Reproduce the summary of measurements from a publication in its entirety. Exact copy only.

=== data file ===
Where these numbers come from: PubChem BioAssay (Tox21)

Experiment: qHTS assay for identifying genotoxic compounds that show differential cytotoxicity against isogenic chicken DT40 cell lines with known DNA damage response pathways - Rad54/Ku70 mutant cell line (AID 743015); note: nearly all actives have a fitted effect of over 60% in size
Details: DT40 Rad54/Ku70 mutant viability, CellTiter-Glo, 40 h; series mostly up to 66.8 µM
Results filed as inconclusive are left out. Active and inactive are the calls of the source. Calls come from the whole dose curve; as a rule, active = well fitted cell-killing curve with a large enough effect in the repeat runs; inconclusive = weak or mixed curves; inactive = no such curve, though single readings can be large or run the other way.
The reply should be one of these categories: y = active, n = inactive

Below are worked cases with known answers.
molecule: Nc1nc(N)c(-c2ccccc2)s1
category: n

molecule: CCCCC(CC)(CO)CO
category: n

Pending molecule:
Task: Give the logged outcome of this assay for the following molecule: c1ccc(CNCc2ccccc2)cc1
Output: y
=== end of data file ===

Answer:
Where these numbers come from: PubChem BioAssay (Tox21)

Experiment: qHTS assay for identifying genotoxic compounds that show differential cytotoxicity against isogenic chicken DT40 cell lines with known DNA damage response pathways - Rad54/Ku70 mutant cell line (AID 743015); note: nearly all actives have a fitted effect of over 60% in size
Details: DT40 Rad54/Ku70 mutant viability, CellTiter-Glo, 40 h; series mostly up to 66.8 µM
Results filed as inconclusive are left out. Active and inactive are the calls of the source. Calls come from the whole dose curve; as a rule, active = well fitted cell-killing curve with a large enough effect in the repeat runs; inconclusive = weak or mixed curves; inactive = no such curve, though single readings can be large or run the other way.
The reply should be one of these categories: y = active, n = inactive

Below are worked cases with known answers.
molecule: Nc1nc(N)c(-c2ccccc2)s1
category: n

molecule: CCCCC(CC)(CO)CO
category: n

Pending molecule:
Task: Give the logged outcome of this assay for the following molecule: c1ccc(CNCc2ccccc2)cc1
Output: y